Seaside little bluestem. Photo by Sam Bland.

The North Carolina Coastal Federation’s Ocean office currently has about 100 seaside little bluestem plants available for pickup on a first-come, first-served basis.

If you own beachfront property on Bogue Banks, please consider planting some of these to provide habitat for the crystal skipper, a small brown butterfly found only on the Crystal Coast.

What is seaside little bluestem?

This grassy plant is native to the East Coast and occurs naturally on oceanside dunes.

Where should seaside little bluestem be planted?

Seaside little bluestem can only be planted on the beachfront dunes. Beachfront property owners can plant them within the dunes. They require water after planting but do not need any fertilizer, which can harm them.

Why is it important to plant seaside little bluestem?

These plants are the only habitat for crystal skippers. The butterflies lay their eggs on the plant, and the caterpillars feed on it. Crystal skippers are resistant to the toxins the seaside little bluestem produces to deter other insects.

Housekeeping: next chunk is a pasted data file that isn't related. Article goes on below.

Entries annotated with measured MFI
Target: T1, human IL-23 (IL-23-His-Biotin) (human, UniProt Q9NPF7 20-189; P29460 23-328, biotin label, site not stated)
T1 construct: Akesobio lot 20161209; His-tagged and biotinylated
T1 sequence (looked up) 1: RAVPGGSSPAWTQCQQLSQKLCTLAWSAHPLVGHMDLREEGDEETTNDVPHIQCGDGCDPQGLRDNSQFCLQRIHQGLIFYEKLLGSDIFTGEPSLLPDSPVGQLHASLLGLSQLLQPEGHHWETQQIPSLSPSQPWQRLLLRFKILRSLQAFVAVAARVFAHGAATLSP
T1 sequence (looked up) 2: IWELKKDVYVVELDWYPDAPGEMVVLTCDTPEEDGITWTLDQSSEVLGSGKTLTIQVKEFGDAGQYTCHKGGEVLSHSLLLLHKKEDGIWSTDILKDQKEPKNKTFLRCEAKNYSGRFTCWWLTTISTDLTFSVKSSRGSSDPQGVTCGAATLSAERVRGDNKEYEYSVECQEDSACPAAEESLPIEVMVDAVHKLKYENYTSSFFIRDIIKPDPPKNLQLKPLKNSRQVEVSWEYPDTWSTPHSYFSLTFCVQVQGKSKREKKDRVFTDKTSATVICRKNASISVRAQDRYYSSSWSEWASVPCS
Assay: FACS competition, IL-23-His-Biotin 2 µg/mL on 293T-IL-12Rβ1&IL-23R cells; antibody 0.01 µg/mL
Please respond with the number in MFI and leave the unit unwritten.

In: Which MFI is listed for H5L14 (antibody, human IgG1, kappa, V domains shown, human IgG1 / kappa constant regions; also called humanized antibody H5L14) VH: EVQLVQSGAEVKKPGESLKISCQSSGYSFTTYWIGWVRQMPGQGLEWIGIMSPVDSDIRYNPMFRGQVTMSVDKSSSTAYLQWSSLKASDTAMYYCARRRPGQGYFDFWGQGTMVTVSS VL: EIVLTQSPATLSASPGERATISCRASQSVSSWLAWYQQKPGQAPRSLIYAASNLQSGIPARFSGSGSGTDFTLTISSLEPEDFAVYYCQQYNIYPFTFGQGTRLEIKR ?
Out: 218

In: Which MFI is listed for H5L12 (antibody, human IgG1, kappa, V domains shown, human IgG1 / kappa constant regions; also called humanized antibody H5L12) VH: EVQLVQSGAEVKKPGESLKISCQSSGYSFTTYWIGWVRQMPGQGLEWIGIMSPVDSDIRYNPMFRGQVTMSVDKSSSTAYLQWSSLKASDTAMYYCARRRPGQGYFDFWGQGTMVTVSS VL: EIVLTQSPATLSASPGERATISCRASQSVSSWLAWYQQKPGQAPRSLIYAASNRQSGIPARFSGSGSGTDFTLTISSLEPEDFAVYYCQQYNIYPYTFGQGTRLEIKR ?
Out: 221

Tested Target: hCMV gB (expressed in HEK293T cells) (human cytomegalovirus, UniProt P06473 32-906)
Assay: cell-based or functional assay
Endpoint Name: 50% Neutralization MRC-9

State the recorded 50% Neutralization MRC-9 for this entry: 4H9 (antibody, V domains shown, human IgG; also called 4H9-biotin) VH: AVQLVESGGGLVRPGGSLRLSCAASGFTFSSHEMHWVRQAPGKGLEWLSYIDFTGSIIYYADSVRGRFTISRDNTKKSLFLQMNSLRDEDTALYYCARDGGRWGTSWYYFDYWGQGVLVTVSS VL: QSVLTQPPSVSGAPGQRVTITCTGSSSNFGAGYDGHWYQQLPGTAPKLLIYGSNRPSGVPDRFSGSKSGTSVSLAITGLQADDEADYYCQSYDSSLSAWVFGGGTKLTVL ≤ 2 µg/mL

Due to development, crystal skipper habitat has become fragmented, so planting seaside little bluestem along dunes helps fill in the gaps and increase their habitat.

The crystal skipper. Photo by Sam Bland.

Where did the name come from?

Crystal skippers were first designated as a new species, Atrytonopsis quinteri, in 2015, but it was first collected in 1978. Its name comes from its location and also from the small “crystals,” or white dots, on its wings.


Plants can be picked up for free between 8:30 a.m. and 5 p.m. at 3609 N.C. 24 (Ocean) Newport, NC 28557. 

Contact Lexia Weaver with any questions at or 252-393-8185.